5. Choose What Power You’re Going to Give the Person Over You
Eleanor Roosevelt said, “No one can make you feel inferior without your permission.” It’s also true that no one can continually be the thorn in your side unless you choose to leave them there.
If someone is making your life miserable, it’s not impolite to part ways. It’s smart. Friendships end. People transfer to different departments at work or change jobs. It’s not ideal, but it’s better than daily misery.
We’re called to be loving, gentle, kind peace-makers, but it takes two. If difficult people won’t do their part, you’re banging your head on the wall. Stop before you give yourself an emotional concussion. If you find yourself dreading your days because the other person always finds something to complain about, here’s How to Graciously Handle Constant Complainers.
In family situations, counseling, of course, should occur before a relationship is broken. You don’t want to cut ties to your brother because his wife is difficult. If your brother won’t go to counseling with you, go alone. Pray about the situation earnestly. You want to be able to look yourself in the mirror and stand before anyone secure and true in saying, “I did everything I could to restore the relationship, but it hasn’t worked, yet.” (Remember, until someone dies, there’s always hope. Keep praying.)
THIS IS A BIGGIE:
Know that what difficult people do usually has more to do with them than it does with you. You just happen to be the unlucky person in front of them. Their actions are a result of their issues, not yours. Don’t blame yourself or think less of yourself.
On the other hand, we all need to check ourselves. Are there those who rightfully can call us a difficult person in their lives? Think about it. I bet if we asked a difficult person, “Are you difficult?”, they would look at us like we were crazy and say, “Of course not!” Could we be difficult to someone and not even realize it? It’s something we should consider. If we find ourselves needing to apologize to set the relationship right, this will help: How to Apologize: The Seven Steps of a Sincere Apology.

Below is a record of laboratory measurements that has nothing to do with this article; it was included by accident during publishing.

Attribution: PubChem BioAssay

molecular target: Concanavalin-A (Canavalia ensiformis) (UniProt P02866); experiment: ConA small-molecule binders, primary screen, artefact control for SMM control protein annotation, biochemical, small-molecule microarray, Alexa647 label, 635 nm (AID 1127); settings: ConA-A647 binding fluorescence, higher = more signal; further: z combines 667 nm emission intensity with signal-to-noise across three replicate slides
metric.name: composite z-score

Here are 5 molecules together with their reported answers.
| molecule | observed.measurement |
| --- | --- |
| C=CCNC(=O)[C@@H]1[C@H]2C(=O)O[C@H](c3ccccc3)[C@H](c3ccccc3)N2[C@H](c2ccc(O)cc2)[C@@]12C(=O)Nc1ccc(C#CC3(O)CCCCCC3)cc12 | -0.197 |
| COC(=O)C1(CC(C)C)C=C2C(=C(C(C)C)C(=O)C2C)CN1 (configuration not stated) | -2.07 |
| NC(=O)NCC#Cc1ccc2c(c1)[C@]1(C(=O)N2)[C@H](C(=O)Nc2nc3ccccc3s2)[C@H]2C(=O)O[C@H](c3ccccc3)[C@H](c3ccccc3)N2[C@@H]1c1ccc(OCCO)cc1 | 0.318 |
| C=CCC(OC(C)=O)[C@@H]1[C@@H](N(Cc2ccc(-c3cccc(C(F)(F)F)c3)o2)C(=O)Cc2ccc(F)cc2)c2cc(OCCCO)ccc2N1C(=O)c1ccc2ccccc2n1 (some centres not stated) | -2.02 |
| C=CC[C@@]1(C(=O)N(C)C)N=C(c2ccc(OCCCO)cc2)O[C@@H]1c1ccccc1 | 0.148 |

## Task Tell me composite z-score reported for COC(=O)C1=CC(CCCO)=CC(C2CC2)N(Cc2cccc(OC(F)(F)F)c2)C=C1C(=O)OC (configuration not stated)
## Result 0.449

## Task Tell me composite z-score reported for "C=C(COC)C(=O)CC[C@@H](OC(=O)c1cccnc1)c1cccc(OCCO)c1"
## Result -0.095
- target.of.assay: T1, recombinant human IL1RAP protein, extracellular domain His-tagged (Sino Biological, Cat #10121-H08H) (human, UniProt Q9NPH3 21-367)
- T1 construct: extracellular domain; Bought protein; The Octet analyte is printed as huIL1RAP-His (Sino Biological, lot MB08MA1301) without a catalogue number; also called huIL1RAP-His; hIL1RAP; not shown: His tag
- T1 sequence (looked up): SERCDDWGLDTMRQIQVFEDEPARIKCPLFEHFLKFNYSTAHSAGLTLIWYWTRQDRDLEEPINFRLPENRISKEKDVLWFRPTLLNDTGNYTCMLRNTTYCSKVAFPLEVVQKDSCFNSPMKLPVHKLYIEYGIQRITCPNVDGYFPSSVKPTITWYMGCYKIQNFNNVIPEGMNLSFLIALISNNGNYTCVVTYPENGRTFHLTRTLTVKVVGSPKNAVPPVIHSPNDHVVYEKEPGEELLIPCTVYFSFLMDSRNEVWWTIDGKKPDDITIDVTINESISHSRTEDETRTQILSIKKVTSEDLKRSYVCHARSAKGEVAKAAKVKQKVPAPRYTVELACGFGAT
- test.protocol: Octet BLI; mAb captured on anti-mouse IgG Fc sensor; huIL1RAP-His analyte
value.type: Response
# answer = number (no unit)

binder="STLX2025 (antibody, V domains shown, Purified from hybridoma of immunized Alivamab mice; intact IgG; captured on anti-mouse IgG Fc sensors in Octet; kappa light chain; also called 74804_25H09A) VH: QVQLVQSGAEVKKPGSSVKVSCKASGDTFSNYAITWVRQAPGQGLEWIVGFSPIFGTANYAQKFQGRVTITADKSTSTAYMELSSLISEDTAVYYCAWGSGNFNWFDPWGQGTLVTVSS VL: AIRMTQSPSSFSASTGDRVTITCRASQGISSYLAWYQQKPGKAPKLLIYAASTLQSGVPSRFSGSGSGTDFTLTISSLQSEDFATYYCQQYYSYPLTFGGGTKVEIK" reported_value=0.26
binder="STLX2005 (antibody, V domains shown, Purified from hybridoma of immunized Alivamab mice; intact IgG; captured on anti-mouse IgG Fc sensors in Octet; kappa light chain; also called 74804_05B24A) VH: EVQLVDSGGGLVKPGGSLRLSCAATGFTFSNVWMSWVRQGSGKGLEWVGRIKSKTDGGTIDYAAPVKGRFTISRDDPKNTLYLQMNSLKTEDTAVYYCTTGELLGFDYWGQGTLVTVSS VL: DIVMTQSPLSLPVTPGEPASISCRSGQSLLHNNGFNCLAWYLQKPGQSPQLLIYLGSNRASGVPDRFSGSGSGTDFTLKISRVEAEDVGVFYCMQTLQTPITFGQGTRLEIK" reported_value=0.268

If others are difficult towards you, ask yourself, “What is it that I do that seems to bother them?” If they get under your skin in such a way that you find it difficult to be civil around them, ask yourself, “What exactly do they do that makes me feel this way?” It’s often one of two things:
1.) Sometimes, without realizing it, people don’t care for someone who has the same fault they have. Let’s pretend you’re not the planning type. You wait until the last minute to make plans or start a project. Jan sees that in you, and it drives her crazy. Why? Because she’s the same way and hates that about herself. She directs her inner anger towards you instead of doing the hard work of changing her own habit.
2.) The opposite can also be true. Jealousy can be the culprit. Carl admires a trait in you so much that when he sees you, he feels like there’s a neon sign hanging over his head announcing to the world that he lacks what you possess in abundance.
In both the above cases, if those involved would have a calm conversation with resolution as its goal, they probably would begin to understand one another. And understanding any situation is the initial step in changing it.
~ When there’s a difficult person in your life, you’ll want to talk about it with someone you love. But if you find that the difficult person gives you daily fodder, stop. Talking about the person a lot will make you feel worse instead of better. The more we say something out loud, the more we hear it. The more we hear it, the more we internalize it. The more we internalize it, the more of us it consumes. (Look again at point number 4 above.) You deserve for your mind to be filled with thoughts that are good and noble. If the difficult person is a gossip, you’ll find this post on Gossip: How to Protect Yourself and Others helpful.
~ We’re called to forgive those who have offended us. Yet sometimes it’s soooooo hard to get difficult people and what they’ve done out of our mind. I completely get it. I have a distant family member who was the thorn in my side for more than a decade.
It’s now been more than a decade since I’ve seen or talked to her, and still sometimes, she’ll pop up in my mind.
I’ll remember something she said, and I’ll feel a sandstorm of resentment blow around me. When I do, I protect myself by consciously changing my mind to something pleasant before I get swept away in anger.
~ When Jesus was asked how many times we should forgive someone, He answered “seventy times seven.” Did He really think anyone would allow offense from someone 490 times? Of course not! 490 simply meant an infinite number.
What’s meant is that forgiveness is a decision we make, but sometimes we have to remind ourselves of the decision we made over, and over, and over. We can forgive someone and then while we’re unloading the dishwasher, putting the kids down for a nap, waiting for a web page to open, or a million other possible random moments, what the person did will flash through our mind. It’s then we have to remind ourselves that we’ve forgiven the person and purposely think about something pleasant. Forgiving is easier than forgetting. We must consciously “forget” enough times until the remembering doesn’t hurt anymore.
Thank you for being here today! I’d so appreciate your kindness if you would Like this post and share it with your friends and family to help spread the word about our blog and that manners make our lives better. I’m so glad you’re part of the family!
For now, keep doing what only you can do, bless the people around you by being you….at your authentic best!
XOXO and Blessings,